Efficiency is a Climb, not a Sprint | #SuuchiStrong

As many of us continue to work remotely to protect our colleagues, families, and loved ones, the days roll into nights, which extend into weekends, making it seem like the weeks never end. It is crucial to practice effective time management to maintain efficiency, productivity, and a positive work/life balance.

Setting routines and rituals will help, but it is also essential to have a method to focus on and set aside several periods throughout the days and weeks for activities with a sequence to stay on track. Always keeping in mind that taking over the world in a day is not possible – it is a climb, not a sprint for maximum efficiency.

Over the years, I have embraced different time management processes through reading as well as education sessions through my employers, but the one that always sticks with me (and works!) is the SMART method. This method can be applied both personally and professionally, something helpful during this time. Using the SMART way helps pull everything together to help one stay on track with goals that methodically make use of time.

Here is an overview of the SMART way:

S – SPECIFIC: Start by identifying and setting the right goals for you. State what you will do and use actionable words to define your plan and stay focused. For example, a goal may be to schedule email response times throughout the day, allocating 3-4 blocks of 30 minutes each day to develop and compose responses to address and reduce the pile-up of work in email form by concentrating during a specific timeframe.

M – MEASURABLE: Clearly define your target for an activity you want to complete and track your progress. An example, maybe you want to connect with 75 potential new customers, your goal would be to contact at least 40 per day for the next week. Block out time to do this and then measure how many you have reached and connected with daily to benchmark your goal and perhaps include a reward for your success — maybe 15 minutes of online shopping?

A – ATTAINABLE: While goal setting sets a positive tone, it can adversely become negative if you set goals that you cannot reach. Can you really stick to the goals you have set? Be realistic, so you are not setting yourself up for failure. Remember, it is a climb, not a sprint. Actually, our tech team does work in terms of sprints! While I’m in our software the Suuchi GRID daily, I set aside 30 minutes each week to review our product roadmap and go through new intuitive functionality with our product team, so I’m making the most of the time I spend in the GRID.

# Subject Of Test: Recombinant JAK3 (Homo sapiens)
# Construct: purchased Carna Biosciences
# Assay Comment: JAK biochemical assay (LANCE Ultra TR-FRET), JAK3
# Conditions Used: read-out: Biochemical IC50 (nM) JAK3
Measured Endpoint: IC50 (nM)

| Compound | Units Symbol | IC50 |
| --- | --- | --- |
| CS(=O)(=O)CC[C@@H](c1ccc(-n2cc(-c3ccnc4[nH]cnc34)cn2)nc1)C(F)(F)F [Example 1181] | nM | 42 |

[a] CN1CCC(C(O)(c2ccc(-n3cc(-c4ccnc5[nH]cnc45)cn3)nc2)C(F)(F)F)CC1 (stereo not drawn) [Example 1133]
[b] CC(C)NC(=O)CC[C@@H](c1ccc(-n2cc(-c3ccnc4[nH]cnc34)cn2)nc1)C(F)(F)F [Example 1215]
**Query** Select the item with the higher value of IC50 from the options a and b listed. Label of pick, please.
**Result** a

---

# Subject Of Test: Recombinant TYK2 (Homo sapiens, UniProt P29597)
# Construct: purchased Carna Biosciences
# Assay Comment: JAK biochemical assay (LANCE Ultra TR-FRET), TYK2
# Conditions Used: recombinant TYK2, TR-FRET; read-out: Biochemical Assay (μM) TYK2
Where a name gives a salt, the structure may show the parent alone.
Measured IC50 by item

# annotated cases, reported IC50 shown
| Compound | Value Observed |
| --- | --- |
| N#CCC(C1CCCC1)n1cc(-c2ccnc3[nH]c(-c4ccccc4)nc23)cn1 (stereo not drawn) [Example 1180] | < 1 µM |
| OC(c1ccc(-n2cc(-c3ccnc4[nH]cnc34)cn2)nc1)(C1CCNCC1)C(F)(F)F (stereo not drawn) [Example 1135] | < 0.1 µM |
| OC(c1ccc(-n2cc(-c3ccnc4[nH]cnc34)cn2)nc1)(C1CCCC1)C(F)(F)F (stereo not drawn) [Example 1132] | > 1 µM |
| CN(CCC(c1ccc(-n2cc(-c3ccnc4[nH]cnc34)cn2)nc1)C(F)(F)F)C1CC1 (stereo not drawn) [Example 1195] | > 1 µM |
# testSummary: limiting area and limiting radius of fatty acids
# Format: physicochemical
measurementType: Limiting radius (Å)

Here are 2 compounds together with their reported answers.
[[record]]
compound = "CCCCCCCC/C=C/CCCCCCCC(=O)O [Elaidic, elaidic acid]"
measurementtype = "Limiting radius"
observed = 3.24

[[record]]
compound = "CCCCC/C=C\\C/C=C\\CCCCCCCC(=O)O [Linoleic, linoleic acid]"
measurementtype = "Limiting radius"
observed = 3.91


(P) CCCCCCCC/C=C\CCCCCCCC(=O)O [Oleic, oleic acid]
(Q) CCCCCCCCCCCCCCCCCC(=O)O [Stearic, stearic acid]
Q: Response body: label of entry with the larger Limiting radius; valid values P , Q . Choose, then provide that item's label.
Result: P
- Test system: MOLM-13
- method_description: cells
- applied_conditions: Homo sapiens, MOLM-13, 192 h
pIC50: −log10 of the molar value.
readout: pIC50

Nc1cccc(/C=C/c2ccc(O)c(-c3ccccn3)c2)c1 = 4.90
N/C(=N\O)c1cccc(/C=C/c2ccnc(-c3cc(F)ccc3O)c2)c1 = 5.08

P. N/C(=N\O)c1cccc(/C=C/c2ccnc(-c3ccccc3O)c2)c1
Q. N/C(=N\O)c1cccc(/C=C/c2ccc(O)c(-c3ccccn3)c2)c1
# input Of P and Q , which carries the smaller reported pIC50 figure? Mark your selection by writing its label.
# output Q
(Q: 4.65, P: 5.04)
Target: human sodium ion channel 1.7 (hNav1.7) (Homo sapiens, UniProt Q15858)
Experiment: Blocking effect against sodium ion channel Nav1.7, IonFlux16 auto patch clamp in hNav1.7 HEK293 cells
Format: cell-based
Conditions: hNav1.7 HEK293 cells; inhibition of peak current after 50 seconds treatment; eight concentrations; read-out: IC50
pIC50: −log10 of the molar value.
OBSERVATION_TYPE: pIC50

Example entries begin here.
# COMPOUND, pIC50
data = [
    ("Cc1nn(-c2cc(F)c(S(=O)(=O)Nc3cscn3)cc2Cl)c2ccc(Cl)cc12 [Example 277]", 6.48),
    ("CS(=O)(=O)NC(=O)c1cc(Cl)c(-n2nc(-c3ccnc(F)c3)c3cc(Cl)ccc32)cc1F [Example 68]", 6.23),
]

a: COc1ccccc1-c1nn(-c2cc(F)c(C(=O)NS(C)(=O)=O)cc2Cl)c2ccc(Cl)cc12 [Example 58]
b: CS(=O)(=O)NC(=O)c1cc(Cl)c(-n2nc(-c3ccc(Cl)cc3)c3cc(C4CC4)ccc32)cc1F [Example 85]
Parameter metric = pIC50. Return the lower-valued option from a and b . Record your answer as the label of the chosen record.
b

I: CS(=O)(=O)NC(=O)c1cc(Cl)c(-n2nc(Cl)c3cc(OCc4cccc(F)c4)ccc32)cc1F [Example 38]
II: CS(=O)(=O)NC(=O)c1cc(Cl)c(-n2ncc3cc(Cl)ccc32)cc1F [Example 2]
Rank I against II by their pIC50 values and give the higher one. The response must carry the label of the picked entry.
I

R – RESULTS DRIVEN: Always stay positive and do not even think about a fallback. State your goals, be realistic with your capabilities (you can achieve anything you put your mind to), and keep your eye on the prize. I have used this example in my personal life to guide my teenage children (who can be typically lazy) in preparation for collegiate sport recruiting as well as the military academy and ROTC application process. They have grueling requirements, both academically and physically, and they are only achievable by focusing on the results you DO want, not what you DON’T want. It sounds very simple, but it can be tempting to retreat from a goal.  

T – TIMEBOUND: Your goals should be timebound with a practical sense of resolution. Pushing off goals you have established a timeline for will impede your success. However, you will also need to be flexible and prepared to adjust to unforeseen roadblocks. Navigating these bumps can be challenging, but using your new time management techniques will help you get back and stay on track to achieve what you need to by the deadline you have set.

Effectively managing time and prioritizing proper balance negates stress and helps prioritize family time and work better at my job, keeping me #SuuchiStrong. As we continue to navigate these unprecedented times, now is the time to take control of your life both professionally and personally.

Written by Colleen Flood

Read the entire #SuuchiStrong series

Share on facebook
Share
Share on twitter
Share
Share on linkedin
Share

More to explore

Explore our recent articles and get industry insights